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Memories of Two Generations, Memories of Two Generations, 0817319034, 0-8173-1903-4, 978-0-8173-1903-8, 9780817319038, , , Memories of Two Generations, 0817389555, 0-8173-8955-5, 978-0-8173-8955-0, 9780817389550,

Memories of Two Generations
A Yiddish Life in Russia and Texas

Trade Cloth
2016. 440 pp.
19 B&W figure / 1 map
978-0-8173-1903-8
Price:  $59.95 s
E Book
2016. 440 pp.
19 B&W figure / 1 map
978-0-8173-8955-0
Price:  $59.95 d

In 1910, at the age of fifty-one, Alexander Ziskind Gurwitz made the bold decision to emigrate with his wife and four children from southeastern Ukraine in Tsarist Russia to begin a new life in Texas. In 1935, in his seventies, Gurwitz composed a retrospective autobiography, Memories of Two Generations, that recounts his personal story both of the rich history of the lost Jewish world of Eastern Europe and of the rambunctious development of frontier Jewish communities in the United States.
 
In both Europe and America, Gurwitz inhabited an almost exclusively Jewish world. As a boy, he studied in traditional yeshivas and earned a living as a Hebrew language teacher and kosher butcher. Widely travelled, Gurwitz recalls with wit and insight daily life in European shtetls, providing perceptive and informative comments about Jewish religion, history, politics, and social customs. Among the book’s most notable features is his first-hand, insider’s account of the yearly Jewish holiday cycle as it was observed in the nineteenth century, described as he experienced it as a child.
 
Gurwitz’s account of his arrival in Texas forms a cornerstone record of the Galveston Immigration Movement; this memoir represents the only complete narrative of that migration from an immigrant’s point of view. Gurwitz’s descriptions about the development of a thriving Orthodox community in San Antonio provide an important and unique primary source about a facet of American Jewish life that is not widely known.
 
Gurwitz wrote his memoir in his preferred Yiddish, and this translation into English by Rabbi Amram Prero captures the lyrical style of the original. Scholar and author Bryan Edward Stone’s special introduction and illuminating footnotes round out a superb edition that offers much to experts and general readers alike.

Bryan Edward Stone is a professor of history at Del Mar College in Corpus Christi, Texas, and has taught as a visiting professor at the Schusterman Center for Jewish Studies at the University of Texas at Austin. His book The Chosen Folks: Jews on the Frontiers of Texas won the Southern Jewish Historical Society Book Prize in 2011. He is the managing editor of the annual journal Southern Jewish History.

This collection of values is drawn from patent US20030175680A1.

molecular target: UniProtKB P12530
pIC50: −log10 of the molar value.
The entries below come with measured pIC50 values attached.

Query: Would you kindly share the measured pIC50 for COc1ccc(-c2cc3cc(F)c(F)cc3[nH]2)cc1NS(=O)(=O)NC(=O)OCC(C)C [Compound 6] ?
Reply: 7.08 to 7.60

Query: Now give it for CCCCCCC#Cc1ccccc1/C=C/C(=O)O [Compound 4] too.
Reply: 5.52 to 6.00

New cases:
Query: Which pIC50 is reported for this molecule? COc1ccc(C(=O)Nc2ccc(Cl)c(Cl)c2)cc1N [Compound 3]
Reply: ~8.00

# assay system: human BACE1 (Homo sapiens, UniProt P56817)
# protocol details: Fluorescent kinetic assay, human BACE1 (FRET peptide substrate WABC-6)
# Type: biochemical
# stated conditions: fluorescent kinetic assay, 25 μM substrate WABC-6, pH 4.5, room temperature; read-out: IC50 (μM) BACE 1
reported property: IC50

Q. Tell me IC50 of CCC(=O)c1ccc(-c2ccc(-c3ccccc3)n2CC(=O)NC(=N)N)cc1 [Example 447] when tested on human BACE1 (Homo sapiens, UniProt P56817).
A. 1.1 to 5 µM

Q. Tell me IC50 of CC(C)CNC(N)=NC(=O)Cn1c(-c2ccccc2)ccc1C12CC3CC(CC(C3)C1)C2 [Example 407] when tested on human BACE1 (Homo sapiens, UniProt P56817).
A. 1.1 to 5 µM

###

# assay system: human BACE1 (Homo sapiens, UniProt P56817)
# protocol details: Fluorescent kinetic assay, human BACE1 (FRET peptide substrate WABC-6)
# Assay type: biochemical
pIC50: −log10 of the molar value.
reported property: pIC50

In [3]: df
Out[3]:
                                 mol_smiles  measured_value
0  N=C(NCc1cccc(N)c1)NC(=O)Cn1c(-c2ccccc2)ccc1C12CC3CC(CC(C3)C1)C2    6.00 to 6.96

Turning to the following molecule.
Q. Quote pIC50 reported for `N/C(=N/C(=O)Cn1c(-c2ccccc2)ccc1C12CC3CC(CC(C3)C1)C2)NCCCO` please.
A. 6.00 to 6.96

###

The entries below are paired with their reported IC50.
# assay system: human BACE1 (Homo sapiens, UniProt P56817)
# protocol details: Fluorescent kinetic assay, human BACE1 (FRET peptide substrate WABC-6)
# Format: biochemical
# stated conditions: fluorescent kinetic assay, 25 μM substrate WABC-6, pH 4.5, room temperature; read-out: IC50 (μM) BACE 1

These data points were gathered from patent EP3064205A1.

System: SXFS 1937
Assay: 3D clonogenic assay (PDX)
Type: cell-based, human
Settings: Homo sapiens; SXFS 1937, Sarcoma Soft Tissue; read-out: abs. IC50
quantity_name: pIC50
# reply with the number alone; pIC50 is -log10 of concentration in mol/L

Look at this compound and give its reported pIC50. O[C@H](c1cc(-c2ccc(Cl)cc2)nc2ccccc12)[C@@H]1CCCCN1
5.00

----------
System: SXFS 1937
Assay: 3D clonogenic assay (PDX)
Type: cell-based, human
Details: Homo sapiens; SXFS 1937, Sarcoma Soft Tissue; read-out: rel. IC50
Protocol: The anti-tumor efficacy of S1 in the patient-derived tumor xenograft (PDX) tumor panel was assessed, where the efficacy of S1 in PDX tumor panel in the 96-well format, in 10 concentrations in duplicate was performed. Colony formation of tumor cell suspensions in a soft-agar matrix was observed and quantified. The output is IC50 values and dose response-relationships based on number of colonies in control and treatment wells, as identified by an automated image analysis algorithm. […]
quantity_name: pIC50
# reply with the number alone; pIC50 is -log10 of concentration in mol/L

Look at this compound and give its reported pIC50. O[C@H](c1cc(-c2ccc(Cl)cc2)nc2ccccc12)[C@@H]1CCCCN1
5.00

Rabbi Amram Prero was born in Jerusalem, studied at the University of Chicago, and was ordained by the Hebrew Theological College in Chicago. He served as a rabbi in Lexington, Kentucky, and Rochester, Minnesota; directed the Hillel Society at the University of Florida in Gainesville; and served as national director of the B’nai B’rith Youth Commission and the American Zionist Youth Commission. He served as rabbi of Congregation Agudas Achim in San Antonio from 1958 until 1981.

"The text itself is an insightful description of events experienced in a life lived in great extremes. . . . Gurwitz’s recollections of his days in Europe give the reader insight into a world lost to Nazi destruction. Thankfully, Bryan Stone’s commentary adds an explanative background such that the reader gains an understanding of the interaction of ideas of the times. In as much as Jewish life in Texas is still very much yet-to-be recorded history, these writings open new windows on traditional observance influenced by new Jewish movements, particularly in the United States."
American Jewish Archives Journal

“This exceptionally rich memoir will immediately captivate readers with an introduction that appeals to the interests of academics, yet is accessible to general readers. Poetic, with scenes of tension that impel one to keep reading, the story sustains interest throughout.”
—Jeffrey S. Gurock, author of Orthodox Jews in America

“Gurwitz's memoir provides an almost unmatched glimpse into the daily life, folk and foodways, educational system, and family patterns of traditional East European Jews of the place and time—a real-life Fiddler on the Roof. The detail of the life of a yeshivah student and young Jewish functionary, as well as of Hassidic life are extraordinary yet this story goes beyond that to show Gurwitz’s middle age attempts to maintain tradition after immigrating to San Antonio, Texas. Bryan Edward Stone’s outstanding introduction and commentary places the memoir in historical context and highlights the important themes.”
—Mark K. Bauman, editor of Dixie Diaspora: An Anthology of Southern Jewish History and coeditor of The Quiet Voices: Southern Rabbis and Black Civil Rights, 1880s to 1990s

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